How To Get Over A Cheater
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Dear Christine,
I broke up with my boyfriend about two months ago because he cheated on me. I am really struggling - it infuriates and makes me sad every time I think about it. I feel totally betrayed and duped. Any suggestions on how I can get over this?
Cheated on, 28, Chicago

Dear Cheated On,

I am going to respond to your question by sharing about two recent sessions I had with clients in a similar situation. I'll refer to my first client as Kathy. Kathy scheduled a session with me because she continues to, in her words, "be tortured" by the fact that her ex boyfriend cheated on her. Understandably, Kathy was very hurt and angry and spent most of the session venting and asking questions like, "How could he do this to me?" and "Why did this happen?"

I listened compassionately to Kathy and told her I did not have an answer that would instantaneously make her feel better. Getting over any break-up takes time but the process can be accelerated by the types of questions we ask and are willing to answer. So I asked her gently, "Kathy, what do you think this experience is teaching you that you could only learn from this experience?" Kathy went into blame and began to tell me how fundamentally flawed her boyfriend was which caused him to cheat. I told her that I heard her and asked if complaining and blaming made her feel any better. A pause followed by a "no, not really." Again, I encouraged her to look at this situation from a different perspective and asked her what this experience was trying to teach her.

Her immediate response: "That men are sex-crazed jerks and I'm never going to trust another one again." According to Kathy, she saw this as more of a punishment than a learning experience.

A day later I had a session with another client I'll refer to as Nikki who was dealing with an almost identical situation. The coaching session began in a similar way: venting, tears, and questions about why this happened. When I asked Nikki if she was willing to look at things from a different perspective her response was, "Well looking at it from this perspective certainly isn't moving me out of feeling this way so why not!" Whether Nikki was aware of it or not, just that simple willingness had already created a shift inside of her.

I presented the same question to Nikki as I had to Kathy, "What do you think this experience is teaching you that you could only learn from this experience?" Nikki paused for a moment and allowed the question to marinate. She then responded, "Well I think it was a wake up call about how I treat myself more than it was about how he treated me." The tone of her voice completely changed - she was calmer, more vulnerable, and open. I acknowledged her honesty and asked that if outer experience is a reflection of inner reality , what was this reflecting back to her?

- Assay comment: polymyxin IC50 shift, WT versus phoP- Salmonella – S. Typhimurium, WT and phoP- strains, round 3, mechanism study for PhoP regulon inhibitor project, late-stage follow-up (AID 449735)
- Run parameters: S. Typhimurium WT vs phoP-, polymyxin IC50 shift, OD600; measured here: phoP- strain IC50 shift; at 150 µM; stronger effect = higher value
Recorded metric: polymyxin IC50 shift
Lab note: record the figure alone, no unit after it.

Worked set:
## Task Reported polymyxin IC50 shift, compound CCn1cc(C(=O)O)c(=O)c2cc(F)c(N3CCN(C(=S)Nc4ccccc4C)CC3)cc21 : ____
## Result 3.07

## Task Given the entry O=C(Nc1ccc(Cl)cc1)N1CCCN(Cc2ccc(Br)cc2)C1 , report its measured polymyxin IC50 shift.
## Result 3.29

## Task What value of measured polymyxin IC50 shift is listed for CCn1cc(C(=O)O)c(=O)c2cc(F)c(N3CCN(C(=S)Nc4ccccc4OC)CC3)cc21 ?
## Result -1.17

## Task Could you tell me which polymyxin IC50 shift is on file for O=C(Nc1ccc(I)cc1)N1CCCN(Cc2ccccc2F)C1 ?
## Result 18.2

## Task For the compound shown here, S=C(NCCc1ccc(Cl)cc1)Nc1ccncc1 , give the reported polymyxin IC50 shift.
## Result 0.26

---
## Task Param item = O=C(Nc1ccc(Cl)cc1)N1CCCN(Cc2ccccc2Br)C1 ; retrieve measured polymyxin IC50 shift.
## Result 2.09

Nikki went on to share that she was learning that her boyfriend cheating on her was showing her how much she cheats herself. She admitted to patterns of not keeping her word with herself, settling, over-extending herself, and being extremely neglectful of her own needs. As she was coming to these realizations, she was also stepping into the willingness to stop these patterns. Her biggest "aha" was the awareness that in order for her to really wake up to how much cheating herself was costing her, it had to happen in her external world to get her attention. Nikki admitted that she tolerated cheating herself but couldn't tolerate another person cheating on her. But after seeing how painful the experience was, she finally was able to look at ways to be more faithful to herself.

Nikki continued to speak with ownership and by the end of our coaching session she reported that she felt a lot less angry at him. Her willingness to look at the learning opportunity does not mean that she deserved to be cheated on or caused the situation to happen, but it does create a space for more healing to occur. Asking the question, "Why did this happen to me?" and only answering it from a victim perspective rather than a student of life perspective cheats your healing process.

Neither Kathy nor Nikki is more "correct" - we all relate to challenges in different ways. The main difference is that Kathy continues to experience upset, hurt and blame while Nikki is experiencing more peace and acceptance. She also discovered a tremendous learning opportunity that is improving the relationship she has with herself.

Yes, your boyfriend cheated on you. Yes, it hurt - I am not minimizing it. But do you want to continue to feel the hurt and anger day after day after day? You do not have the power to change the past but you do have the power to choose which approach you want to take in the present: stay in upset and keep blaming him or go for the learning, forgive him and yourself, and move forward. To me if you choose to stay in the upset, you are only cheating yourself.